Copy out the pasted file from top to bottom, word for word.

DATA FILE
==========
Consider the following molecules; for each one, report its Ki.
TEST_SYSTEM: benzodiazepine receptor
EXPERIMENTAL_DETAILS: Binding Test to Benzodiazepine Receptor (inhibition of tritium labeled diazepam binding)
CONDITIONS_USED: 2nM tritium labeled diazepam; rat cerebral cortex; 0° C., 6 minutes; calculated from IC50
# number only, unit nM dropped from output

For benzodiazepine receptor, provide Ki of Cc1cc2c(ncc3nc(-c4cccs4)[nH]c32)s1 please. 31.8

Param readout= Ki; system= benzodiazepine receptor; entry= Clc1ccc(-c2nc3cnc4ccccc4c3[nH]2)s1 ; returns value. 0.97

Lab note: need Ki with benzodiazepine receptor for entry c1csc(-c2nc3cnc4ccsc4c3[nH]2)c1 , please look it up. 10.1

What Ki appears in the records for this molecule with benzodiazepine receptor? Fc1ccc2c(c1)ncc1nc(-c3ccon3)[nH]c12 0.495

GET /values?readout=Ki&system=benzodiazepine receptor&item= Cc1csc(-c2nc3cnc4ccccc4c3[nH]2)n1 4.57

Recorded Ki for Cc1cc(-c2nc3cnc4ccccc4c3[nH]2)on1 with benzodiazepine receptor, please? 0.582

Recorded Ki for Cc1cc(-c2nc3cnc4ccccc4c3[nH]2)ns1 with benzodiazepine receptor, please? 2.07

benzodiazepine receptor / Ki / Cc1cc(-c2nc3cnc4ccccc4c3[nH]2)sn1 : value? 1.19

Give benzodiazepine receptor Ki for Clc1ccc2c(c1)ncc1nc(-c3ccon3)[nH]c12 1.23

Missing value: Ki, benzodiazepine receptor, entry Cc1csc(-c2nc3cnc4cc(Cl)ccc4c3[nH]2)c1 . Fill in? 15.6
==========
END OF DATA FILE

Consider the following molecules; for each one, report its Ki.
TEST_SYSTEM: benzodiazepine receptor
EXPERIMENTAL_DETAILS: Binding Test to Benzodiazepine Receptor (inhibition of tritium labeled diazepam binding)
CONDITIONS_USED: 2nM tritium labeled diazepam; rat cerebral cortex; 0° C., 6 minutes; calculated from IC50
# number only, unit nM dropped from output

For benzodiazepine receptor, provide Ki of Cc1cc2c(ncc3nc(-c4cccs4)[nH]c32)s1 please. 31.8

Param readout= Ki; system= benzodiazepine receptor; entry= Clc1ccc(-c2nc3cnc4ccccc4c3[nH]2)s1 ; returns value. 0.97

Lab note: need Ki with benzodiazepine receptor for entry c1csc(-c2nc3cnc4ccsc4c3[nH]2)c1 , please look it up. 10.1

What Ki appears in the records for this molecule with benzodiazepine receptor? Fc1ccc2c(c1)ncc1nc(-c3ccon3)[nH]c12 0.495

GET /values?readout=Ki&system=benzodiazepine receptor&item= Cc1csc(-c2nc3cnc4ccccc4c3[nH]2)n1 4.57

Recorded Ki for Cc1cc(-c2nc3cnc4ccccc4c3[nH]2)on1 with benzodiazepine receptor, please? 0.582

Recorded Ki for Cc1cc(-c2nc3cnc4ccccc4c3[nH]2)ns1 with benzodiazepine receptor, please? 2.07

benzodiazepine receptor / Ki / Cc1cc(-c2nc3cnc4ccccc4c3[nH]2)sn1 : value? 1.19

Give benzodiazepine receptor Ki for Clc1ccc2c(c1)ncc1nc(-c3ccon3)[nH]c12 1.23

Missing value: Ki, benzodiazepine receptor, entry Cc1csc(-c2nc3cnc4cc(Cl)ccc4c3[nH]2)c1 . Fill in? 15.6